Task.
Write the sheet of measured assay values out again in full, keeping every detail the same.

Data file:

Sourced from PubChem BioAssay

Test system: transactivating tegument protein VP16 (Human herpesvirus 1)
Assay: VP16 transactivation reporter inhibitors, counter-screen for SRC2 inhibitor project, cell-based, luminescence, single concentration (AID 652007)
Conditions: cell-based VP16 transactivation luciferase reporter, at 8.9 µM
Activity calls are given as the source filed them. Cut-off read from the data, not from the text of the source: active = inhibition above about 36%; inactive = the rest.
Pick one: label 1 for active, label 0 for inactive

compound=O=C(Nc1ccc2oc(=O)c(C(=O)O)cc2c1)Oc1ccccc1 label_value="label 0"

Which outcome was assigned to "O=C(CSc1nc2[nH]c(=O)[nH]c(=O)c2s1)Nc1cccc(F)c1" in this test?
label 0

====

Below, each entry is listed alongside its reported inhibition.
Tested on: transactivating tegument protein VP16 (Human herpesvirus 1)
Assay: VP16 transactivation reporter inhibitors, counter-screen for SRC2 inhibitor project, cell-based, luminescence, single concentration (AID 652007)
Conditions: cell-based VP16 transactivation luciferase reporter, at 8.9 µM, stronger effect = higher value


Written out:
Sourced from PubChem BioAssay

Test system: transactivating tegument protein VP16 (Human herpesvirus 1)
Assay: VP16 transactivation reporter inhibitors, counter-screen for SRC2 inhibitor project, cell-based, luminescence, single concentration (AID 652007)
Conditions: cell-based VP16 transactivation luciferase reporter, at 8.9 µM
Activity calls are given as the source filed them. Cut-off read from the data, not from the text of the source: active = inhibition above about 36%; inactive = the rest.
Pick one: label 1 for active, label 0 for inactive

compound=O=C(Nc1ccc2oc(=O)c(C(=O)O)cc2c1)Oc1ccccc1 label_value="label 0"

Which outcome was assigned to "O=C(CSc1nc2[nH]c(=O)[nH]c(=O)c2s1)Nc1cccc(F)c1" in this test?
label 0

====

Below, each entry is listed alongside its reported inhibition.
Tested on: transactivating tegument protein VP16 (Human herpesvirus 1)
Assay: VP16 transactivation reporter inhibitors, counter-screen for SRC2 inhibitor project, cell-based, luminescence, single concentration (AID 652007)
Conditions: cell-based VP16 transactivation luciferase reporter, at 8.9 µM, stronger effect = higher value